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John Wycliffe Bible 1382



7:1Britheren, whethir ye knowun not; for Y speke to men `that knowen the lawe; for the lawe hath lordschip in a man, as long tyme as it lyueth?
7:2For that womman that is vndur an hosebonde, is boundun to the lawe, while the hosebonde lyueth; but if hir hosebonde is deed, sche is delyuered fro the lawe of the hosebonde.
7:3Therfor sche schal be clepid auoutresse, if sche be with another man, while the hosebonde lyueth; but if hir hosebonde is deed, sche is delyuered fro the lawe of the hosebonde, that sche be not auoutresse, if sche be with another man.
7:4And so, my britheren, ye ben maad deed to the lawe bi the bodi of Crist, that ye ben of another, that roos ayen fro deth, that ye bere fruyt to God.
7:5For whanne we weren in fleisch, passiouns of synnes, that weren bi the lawe, wrouyten in oure membris, to bere fruyt to deth.
7:6But now we ben vnboundun fro the lawe of deth, in which we weren holdun, so that we seruen in newnesse of spirit, and not in eldnesse of lettre.
7:7What therfor schulen we seie? The lawe is synne? God forbede. But Y knew not synne, but bi lawe; for Y wiste not that coueitynge was synne, but for the lawe seide, Thou schalt not coueyte.
7:8And thoruy occasioun takun, synne bi the maundement hath wrouyt in me al coueytise; for withouten the lawe, synne was deed.
7:9And Y lyuede withouten the lawe sumtyme; but whanne the comaundement was comun, synne lyuede ayen.
7:10But Y was deed, and this comaundement that was to lijf, was foundun to me, to be to deth.
7:11For synne, thorouy occasioun takun bi the comaundement, disceyuede me, and bi that it slow me.
7:12Therfor the lawe is hooli, and the comaundement is hooli, and iust, and good.
7:13Is thanne that thing that is good, maad deth to me? God forbede. But synne, that it seme synne, thorouy good thing wrouyte deth to me, that me synne ouer maner thorouy the comaundement.
7:14And we witen, that the lawe is spiritual; but Y am fleischli, seld vndur synne.
7:15For Y vndurstonde not that that Y worche; for Y do not the good thing that Y wole, but Y do thilke yuel thing that Y hate.
7:16And if Y do that thing that Y wole not, Y consente to the lawe, that it is good.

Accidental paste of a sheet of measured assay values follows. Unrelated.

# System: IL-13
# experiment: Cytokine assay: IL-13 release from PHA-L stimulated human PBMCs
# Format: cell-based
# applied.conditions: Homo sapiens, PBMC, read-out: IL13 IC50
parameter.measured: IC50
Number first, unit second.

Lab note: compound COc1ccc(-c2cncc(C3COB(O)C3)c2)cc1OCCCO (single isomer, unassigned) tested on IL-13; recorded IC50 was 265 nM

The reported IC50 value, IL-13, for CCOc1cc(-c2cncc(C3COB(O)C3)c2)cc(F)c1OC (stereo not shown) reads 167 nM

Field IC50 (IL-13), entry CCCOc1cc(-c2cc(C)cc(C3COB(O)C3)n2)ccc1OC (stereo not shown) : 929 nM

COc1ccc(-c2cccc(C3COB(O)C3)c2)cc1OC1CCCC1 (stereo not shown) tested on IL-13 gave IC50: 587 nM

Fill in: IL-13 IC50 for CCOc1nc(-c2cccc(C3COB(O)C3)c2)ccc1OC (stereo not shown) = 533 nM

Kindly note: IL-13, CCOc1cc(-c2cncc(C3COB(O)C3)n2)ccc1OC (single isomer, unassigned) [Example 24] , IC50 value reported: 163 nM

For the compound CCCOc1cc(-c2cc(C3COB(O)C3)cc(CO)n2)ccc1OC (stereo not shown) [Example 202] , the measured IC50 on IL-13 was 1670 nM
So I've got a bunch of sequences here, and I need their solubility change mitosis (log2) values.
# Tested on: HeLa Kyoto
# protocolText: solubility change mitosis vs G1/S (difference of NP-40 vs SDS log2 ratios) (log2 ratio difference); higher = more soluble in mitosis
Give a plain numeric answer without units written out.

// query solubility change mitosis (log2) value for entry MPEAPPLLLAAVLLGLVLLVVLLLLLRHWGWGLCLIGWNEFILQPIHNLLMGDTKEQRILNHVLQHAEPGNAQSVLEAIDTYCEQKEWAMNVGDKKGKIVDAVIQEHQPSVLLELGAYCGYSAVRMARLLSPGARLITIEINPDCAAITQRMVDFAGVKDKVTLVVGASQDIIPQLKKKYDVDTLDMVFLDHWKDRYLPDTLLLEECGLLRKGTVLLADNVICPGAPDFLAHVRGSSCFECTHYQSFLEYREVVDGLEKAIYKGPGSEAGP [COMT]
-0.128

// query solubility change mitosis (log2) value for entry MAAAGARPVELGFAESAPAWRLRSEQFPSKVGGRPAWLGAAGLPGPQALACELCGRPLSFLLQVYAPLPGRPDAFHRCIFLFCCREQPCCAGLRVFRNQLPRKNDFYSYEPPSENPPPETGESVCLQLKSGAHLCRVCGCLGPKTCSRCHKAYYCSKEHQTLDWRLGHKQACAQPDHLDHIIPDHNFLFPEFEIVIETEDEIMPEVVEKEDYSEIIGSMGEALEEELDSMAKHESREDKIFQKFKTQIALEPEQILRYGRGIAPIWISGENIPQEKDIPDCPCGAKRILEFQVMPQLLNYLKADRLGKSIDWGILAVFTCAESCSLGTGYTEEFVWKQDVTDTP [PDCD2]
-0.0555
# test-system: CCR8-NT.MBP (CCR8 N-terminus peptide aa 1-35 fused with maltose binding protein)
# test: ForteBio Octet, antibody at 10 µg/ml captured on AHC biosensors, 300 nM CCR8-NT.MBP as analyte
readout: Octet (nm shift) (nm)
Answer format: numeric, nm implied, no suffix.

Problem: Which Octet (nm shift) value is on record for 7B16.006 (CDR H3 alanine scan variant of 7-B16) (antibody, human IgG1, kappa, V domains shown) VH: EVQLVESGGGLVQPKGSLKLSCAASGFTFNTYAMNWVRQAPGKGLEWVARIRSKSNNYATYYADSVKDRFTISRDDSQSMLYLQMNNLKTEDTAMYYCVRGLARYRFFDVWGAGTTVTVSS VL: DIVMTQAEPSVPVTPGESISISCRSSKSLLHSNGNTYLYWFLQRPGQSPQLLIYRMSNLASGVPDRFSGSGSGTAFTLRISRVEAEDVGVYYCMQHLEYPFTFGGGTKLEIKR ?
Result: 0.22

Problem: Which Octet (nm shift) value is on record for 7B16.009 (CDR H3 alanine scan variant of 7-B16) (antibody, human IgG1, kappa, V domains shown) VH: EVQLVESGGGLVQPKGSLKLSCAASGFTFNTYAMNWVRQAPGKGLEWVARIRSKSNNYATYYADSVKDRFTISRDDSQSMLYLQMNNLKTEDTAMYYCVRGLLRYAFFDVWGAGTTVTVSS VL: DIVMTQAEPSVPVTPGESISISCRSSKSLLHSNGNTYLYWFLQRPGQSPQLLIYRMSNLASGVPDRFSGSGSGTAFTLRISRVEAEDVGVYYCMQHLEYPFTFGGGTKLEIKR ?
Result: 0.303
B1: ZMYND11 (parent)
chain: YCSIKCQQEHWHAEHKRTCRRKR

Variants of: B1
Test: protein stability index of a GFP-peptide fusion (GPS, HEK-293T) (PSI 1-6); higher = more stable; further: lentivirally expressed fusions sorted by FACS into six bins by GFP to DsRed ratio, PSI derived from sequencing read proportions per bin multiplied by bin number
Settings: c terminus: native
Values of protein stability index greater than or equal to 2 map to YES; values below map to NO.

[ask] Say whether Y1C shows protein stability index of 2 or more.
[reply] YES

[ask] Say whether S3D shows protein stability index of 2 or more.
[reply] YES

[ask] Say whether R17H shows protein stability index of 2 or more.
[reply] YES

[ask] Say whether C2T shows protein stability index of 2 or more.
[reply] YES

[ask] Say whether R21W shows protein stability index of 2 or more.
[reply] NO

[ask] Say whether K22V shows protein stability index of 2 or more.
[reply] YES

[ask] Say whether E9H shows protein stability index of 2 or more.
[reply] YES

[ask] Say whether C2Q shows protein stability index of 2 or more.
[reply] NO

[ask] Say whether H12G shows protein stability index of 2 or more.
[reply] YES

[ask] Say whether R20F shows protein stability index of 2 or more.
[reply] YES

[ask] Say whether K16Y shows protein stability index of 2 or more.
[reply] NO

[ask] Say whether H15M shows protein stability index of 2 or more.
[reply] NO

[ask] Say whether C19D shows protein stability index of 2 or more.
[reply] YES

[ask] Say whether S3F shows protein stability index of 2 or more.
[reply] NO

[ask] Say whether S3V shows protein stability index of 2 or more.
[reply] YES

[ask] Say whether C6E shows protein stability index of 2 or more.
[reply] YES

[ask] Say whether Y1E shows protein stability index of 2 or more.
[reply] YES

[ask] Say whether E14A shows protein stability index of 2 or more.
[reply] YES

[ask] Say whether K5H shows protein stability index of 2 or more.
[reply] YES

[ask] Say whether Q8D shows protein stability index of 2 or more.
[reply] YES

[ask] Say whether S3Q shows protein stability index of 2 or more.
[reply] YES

7:17But now Y worche not it now, but the synne that dwellith in me.
7:18But and Y woot, that in me, that is, in my fleisch, dwellith no good; for wille lieth to me, but Y fynde not to performe good thing.
7:19For Y do not thilke good thing that Y wole, but Y do thilke yuel thing that Y wole not.
7:20And if Y do that yuel thing that Y wole not, Y worche not it, but the synne that dwellith in me.
7:21Therfor Y fynde the lawe to me willynge to do good thing, for yuel thing lieth to me.
7:22For Y delite togidere to the lawe of God, aftir the ynnere man. But Y se another lawe in my membris,
7:23ayenfiytynge the lawe of my soule, and makynge me caitif in the lawe of synne, that is in my membris.
7:24Y am an vnceli man; who schal delyuer me fro the bodi of this synne?
7:25The grace of God, bi Jhesu Crist oure Lord. Therfor Y my silf bi the soule serue to the lawe of God; but bi fleisch to the lawe of synne.
John Wycliffe Bible 1382

John Wycliffe Bible 1382

The Wycliffe Bible is the only Bible here that was not translated from the Textus Receptus. Its inclusion here is for the Bible's historic value and for comparison in the English language.

John Wycliffe, an Oxford professor produced the first hand-written English language Bible manuscripts in the 1380's. While it is doubtful Wycliffe himself translated the versions that bear his name, he certainly can be considered the driving force behind the project. He strongly believed in having the scriptures available to the people.

Wycliffe, was well-known throughout Europe for his opposition to the teaching of the organized Church, which he believed to be contrary to the Bible. With the help of his followers (called Lollards), Wycliffe produced dozens of English language manuscript copies of the scriptures. They were translated out of the Latin Vulgate, which was the only source text available to Wycliffe. The Pope was so infuriated by his teachings and his translation of the Bible into English, that 44 years after Wycliffe died, he ordered the bones to be dug-up, crushed, and scattered in the river.